I had to go out in it. I went for a walk and was suddenly aware how quiet it was out there: very little traffic, no planes going overhead (I live on the flight path to a provincial airport); just the sound of crunching snow underfoot and the occasional sound of distant children. The sky was a deep milky grey. When it snows here, in this place, it reminds me of a city thrown back a few hundred years. I say that in a good sense.

Over the hill and round a corner and this was what I saw:

Sledging

In the same way that snow blurs the physical boundaries of road and path, so too does it blur the boundaries between adult play/child play. It’s all white, it’s all snow on the ground; it’s all play on the hill.

Later, I overheard two boys talking. They were about ten, I guess. One boy asked the other: ‘When was the last time we had a snow day like this?’ There was a pause. ‘Dunno,’ said the other boy. ‘Five years?’

The first boy went on: ‘Do you remember that snow day we had and I was just crying . . .?’ I don’t quite know what to make of this, but I like to interpret it in the positive.

When we go out in the snow, why do we go out in the snow? Only a few brave or not so forward thinking people go out in their cars. I don’t know why they bother to do this in this country. In Canada, or other places used to the wet cold fluffy stuff, they have chains for their tyres; they have four-wheel drives; they wear anoraks with duvets stitched inside them, and boots made of whole mooses or the like. We go out armed only with a small torch packed into our two-wheel drives, and a bloody-minded sort of blind hope that things will be OK. We end up sitting on the motorway, shivering, and wondering if we’ll ever get home. Yes, I’ve done this too.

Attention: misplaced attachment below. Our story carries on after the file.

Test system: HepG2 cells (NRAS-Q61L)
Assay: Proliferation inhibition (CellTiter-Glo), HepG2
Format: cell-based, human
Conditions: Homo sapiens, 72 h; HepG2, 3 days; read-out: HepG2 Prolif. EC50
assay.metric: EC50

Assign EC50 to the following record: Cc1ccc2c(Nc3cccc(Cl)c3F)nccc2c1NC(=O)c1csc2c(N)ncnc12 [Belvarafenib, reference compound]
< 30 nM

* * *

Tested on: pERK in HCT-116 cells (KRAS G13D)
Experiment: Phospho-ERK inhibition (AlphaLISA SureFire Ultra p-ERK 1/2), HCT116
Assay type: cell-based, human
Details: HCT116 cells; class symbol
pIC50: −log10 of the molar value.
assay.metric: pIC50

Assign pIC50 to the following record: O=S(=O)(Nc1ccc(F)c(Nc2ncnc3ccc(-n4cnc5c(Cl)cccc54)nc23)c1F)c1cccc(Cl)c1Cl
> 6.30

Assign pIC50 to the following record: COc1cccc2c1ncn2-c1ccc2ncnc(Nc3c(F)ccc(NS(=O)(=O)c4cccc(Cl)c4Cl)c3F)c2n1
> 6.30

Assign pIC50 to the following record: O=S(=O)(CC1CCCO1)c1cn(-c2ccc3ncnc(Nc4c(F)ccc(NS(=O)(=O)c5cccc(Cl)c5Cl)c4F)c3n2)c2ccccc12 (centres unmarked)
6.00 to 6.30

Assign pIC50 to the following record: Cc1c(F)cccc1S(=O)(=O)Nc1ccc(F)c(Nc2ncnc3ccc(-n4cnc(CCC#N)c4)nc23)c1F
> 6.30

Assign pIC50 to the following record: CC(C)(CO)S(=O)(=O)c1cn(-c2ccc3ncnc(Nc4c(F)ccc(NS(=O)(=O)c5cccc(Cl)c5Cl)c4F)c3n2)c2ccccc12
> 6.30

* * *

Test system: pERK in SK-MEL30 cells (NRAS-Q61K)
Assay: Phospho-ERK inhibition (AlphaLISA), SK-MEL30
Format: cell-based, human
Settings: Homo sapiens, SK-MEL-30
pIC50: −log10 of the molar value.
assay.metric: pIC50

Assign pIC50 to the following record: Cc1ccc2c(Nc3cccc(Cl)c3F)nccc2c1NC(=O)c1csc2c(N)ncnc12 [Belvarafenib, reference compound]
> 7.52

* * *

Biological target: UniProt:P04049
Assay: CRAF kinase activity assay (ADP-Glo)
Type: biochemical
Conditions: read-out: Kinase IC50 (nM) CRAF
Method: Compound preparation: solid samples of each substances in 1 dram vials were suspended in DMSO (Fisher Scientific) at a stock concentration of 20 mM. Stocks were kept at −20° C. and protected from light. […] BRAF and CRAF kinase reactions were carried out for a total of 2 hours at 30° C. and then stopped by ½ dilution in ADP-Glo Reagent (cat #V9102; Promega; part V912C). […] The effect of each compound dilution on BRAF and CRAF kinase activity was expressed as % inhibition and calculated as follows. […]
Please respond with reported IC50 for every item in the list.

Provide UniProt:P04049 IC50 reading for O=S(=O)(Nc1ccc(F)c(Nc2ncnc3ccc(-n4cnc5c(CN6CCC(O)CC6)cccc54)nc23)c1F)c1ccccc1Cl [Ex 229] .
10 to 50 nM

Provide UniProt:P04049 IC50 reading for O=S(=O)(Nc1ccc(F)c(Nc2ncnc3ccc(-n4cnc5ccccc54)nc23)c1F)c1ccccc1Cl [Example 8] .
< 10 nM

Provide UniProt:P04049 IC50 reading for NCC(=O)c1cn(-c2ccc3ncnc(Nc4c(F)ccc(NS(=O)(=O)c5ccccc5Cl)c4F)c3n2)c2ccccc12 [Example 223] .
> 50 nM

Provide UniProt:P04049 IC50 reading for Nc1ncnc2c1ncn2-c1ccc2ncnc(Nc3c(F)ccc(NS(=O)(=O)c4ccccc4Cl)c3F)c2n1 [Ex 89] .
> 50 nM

I saw a car fish-tailing around on a steep hill. The driver eventually got out and proclaimed to everyone around her that she was stuck, and how was she to get home? I told her that even with the ‘three or four strong men’ she was hoping to materialise out of thin air, they weren’t going to be able to push her up the hill. ‘Why don’t you turn around and leave the [two-wheel drive] car at the bottom of the hill, park up?’ I asked (helpfully, I thought). ‘But how will I get home?’ she said. Walking the thousand yards or so up the hill wasn’t, apparently, an option.

A lot of us seem stuck in the 21st century. Sure, we appreciate our convenient lifestyles, but we forget that one weather event can change things for us. More of us, however, perhaps, have a deep set sense that ‘living the way we used to live’ feels good. Maybe it’s just me, but walking around not hearing the sound of cars or planes, and seeing empty streets, felt odd and calming in this hectic usual century we wade through.

Empty roads

There’s something to be said for the old-times. Play and life and emotions and weather all mix up somehow, sometimes. At the sledging hill:

Old time pram

Back then, back when, back in the black and white days, when we had seasons and we knew what they were really for, there was something odd: there was a gap that we’ve filled now with the dreaded ‘health and safety’. I’m not the first or the last to commentate on this when it comes to snow. I was scanning the school closures list online at stupid o’clock this morning (I had a meeting at a school planned in). My school wasn’t closed (though I have a two-wheel drive car, so I cancelled anyway!) The school closures list is a litany of health and safety ‘covering ourselves’. Schools claim that their grounds are too icy or too dangerous or that approaches to the school are too hazardous. On my walk I saw upwards of a hundred children and adults playing in various places. One child fell off a sledge, picked herself up again, and went back up the hill. That was it. You can draw your own conclusions.